This is why I don’t like the phrase “accept Christ as your personal savior”. It’s not an untrue statement, as much as it’s the garlic fries at the baseball game. If all I do is sit by the snack booth and eat fries, I’ve missed the point. So it is for us, when we gather for worship and sing songs about all Jesus means to me…me…me, neglecting the grand cosmic transformation that’s unfolding, of which we’re invited to play a part. If I miss this, I remain entrenched the the kingdom of this world, singing songs about personal salvation and renewal, and comforting myself that I’m going to heaven when I die.

This is why I’m inclined to talk about sin as more than personal. It’s not just that I’ve failed God somehow – it’s that I’m part of global system that boasts genocide, sexual trafficking, and AIDS epidemic, gross economic inequalities, health issues, environmental issues, and the threat of nuclear annihilation. There’s a better story on the way…and it starts now, when I turn to Christ and become part of the solution.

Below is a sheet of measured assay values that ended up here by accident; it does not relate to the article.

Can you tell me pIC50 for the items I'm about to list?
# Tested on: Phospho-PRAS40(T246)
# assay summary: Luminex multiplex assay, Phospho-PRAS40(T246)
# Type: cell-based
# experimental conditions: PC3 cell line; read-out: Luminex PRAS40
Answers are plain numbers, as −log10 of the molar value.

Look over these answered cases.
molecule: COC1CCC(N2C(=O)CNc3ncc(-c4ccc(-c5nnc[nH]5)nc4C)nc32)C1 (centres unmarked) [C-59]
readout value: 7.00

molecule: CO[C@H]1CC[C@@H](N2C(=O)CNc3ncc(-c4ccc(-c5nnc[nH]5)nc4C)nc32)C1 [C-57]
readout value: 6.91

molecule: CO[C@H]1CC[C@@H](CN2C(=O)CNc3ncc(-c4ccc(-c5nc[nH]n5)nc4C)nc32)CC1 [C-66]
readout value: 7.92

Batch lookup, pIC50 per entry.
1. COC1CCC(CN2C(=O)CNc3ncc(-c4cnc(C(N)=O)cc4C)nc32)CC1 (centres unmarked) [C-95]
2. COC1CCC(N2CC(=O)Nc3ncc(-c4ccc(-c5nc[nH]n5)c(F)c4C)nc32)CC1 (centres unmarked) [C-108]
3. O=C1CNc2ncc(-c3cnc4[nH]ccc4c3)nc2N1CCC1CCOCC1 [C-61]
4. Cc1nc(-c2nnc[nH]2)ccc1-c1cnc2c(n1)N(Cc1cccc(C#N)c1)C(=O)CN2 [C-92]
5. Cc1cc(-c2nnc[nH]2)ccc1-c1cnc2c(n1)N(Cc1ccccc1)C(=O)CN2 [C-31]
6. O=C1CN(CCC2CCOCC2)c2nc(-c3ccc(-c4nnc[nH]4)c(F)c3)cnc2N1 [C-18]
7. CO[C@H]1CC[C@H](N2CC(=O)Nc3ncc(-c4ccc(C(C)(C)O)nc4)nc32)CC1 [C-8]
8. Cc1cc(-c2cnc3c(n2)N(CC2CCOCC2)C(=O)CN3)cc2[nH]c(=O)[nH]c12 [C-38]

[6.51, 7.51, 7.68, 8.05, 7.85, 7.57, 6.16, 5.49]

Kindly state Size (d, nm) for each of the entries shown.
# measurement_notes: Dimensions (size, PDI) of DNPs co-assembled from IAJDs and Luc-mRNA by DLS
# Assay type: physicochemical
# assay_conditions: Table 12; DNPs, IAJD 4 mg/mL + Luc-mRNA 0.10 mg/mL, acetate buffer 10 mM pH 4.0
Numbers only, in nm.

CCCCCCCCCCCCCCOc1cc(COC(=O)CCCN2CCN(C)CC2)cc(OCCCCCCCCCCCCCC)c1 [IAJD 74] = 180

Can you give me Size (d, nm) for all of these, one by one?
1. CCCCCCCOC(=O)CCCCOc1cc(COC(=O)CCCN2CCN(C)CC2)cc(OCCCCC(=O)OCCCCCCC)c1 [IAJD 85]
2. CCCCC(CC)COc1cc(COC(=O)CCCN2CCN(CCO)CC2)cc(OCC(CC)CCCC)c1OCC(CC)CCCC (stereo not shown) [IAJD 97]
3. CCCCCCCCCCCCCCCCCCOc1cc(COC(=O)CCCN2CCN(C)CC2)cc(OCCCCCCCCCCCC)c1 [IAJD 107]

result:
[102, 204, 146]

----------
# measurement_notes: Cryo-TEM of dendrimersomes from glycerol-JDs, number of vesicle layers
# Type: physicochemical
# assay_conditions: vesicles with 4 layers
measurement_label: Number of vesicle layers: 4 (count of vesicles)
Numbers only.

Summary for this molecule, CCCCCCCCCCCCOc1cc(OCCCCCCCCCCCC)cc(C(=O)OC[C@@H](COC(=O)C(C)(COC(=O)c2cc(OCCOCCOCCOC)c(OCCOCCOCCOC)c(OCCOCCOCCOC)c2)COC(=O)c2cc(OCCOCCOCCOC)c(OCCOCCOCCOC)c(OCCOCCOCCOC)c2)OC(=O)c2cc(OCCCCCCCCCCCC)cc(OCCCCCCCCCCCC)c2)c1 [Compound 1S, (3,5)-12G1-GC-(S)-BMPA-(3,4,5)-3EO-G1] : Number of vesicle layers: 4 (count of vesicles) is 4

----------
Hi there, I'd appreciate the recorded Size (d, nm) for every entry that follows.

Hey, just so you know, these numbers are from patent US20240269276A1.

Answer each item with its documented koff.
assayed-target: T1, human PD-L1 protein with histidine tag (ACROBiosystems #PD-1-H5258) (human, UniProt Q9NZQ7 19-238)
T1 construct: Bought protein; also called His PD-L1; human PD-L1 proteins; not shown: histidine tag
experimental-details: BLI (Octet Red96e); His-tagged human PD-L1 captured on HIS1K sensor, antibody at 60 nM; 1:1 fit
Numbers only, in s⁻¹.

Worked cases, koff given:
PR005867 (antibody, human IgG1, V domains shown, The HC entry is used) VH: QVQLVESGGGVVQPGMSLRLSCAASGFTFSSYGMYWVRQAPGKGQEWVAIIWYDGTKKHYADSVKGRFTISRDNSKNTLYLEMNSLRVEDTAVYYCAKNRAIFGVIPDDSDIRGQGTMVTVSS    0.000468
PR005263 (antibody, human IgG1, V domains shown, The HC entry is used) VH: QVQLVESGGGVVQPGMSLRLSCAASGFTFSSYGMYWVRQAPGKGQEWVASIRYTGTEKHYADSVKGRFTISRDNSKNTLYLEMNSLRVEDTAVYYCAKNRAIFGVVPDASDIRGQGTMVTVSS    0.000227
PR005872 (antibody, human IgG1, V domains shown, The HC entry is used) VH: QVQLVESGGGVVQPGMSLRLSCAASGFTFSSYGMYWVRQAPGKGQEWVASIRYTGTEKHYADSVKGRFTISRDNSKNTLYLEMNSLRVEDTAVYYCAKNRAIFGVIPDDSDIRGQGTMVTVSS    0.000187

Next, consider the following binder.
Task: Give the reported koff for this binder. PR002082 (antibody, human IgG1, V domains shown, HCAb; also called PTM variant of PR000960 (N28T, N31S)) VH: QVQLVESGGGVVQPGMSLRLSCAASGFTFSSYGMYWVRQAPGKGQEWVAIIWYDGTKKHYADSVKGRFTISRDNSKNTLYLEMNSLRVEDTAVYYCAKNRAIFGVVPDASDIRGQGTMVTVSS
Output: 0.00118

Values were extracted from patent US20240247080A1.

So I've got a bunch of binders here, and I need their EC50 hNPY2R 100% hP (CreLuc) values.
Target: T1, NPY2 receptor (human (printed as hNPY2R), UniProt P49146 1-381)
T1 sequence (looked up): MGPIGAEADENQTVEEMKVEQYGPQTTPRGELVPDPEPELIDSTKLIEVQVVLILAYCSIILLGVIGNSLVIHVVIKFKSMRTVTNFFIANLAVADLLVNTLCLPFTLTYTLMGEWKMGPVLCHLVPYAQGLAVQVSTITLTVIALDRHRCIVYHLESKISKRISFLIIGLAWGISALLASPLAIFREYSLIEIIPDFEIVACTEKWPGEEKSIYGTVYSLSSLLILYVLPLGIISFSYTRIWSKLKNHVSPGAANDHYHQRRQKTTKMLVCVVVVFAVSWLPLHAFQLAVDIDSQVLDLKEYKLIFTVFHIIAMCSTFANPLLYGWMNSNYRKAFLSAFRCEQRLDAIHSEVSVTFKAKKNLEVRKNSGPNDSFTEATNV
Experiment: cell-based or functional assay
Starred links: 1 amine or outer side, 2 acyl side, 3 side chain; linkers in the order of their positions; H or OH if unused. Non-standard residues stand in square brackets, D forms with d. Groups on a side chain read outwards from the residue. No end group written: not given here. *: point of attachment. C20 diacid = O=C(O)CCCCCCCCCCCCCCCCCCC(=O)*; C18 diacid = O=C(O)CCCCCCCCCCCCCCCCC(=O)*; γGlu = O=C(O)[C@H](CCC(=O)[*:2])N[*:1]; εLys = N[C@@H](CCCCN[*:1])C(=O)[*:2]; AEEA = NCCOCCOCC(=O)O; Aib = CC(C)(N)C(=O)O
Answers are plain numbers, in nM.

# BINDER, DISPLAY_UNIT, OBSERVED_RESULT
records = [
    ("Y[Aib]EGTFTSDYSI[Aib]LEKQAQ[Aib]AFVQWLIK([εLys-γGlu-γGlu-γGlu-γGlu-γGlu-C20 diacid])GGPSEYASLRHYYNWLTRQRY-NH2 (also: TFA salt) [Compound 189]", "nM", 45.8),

Love and Peace.

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While we wait for the movie, let’s talk poverty

Most of us know by know about the US container ship that was attacked by Somali pirates and the captain being held captive.  Piracy off the shores of Somalia have been going on for quite some time now and only getting worse.  Most of world was fairly ignorant to these actions, until a US ship was attacked.  In fact, one french leader said that this was one of the best things to happen as any kind of attack on the US gains the attention of the world.  He was right…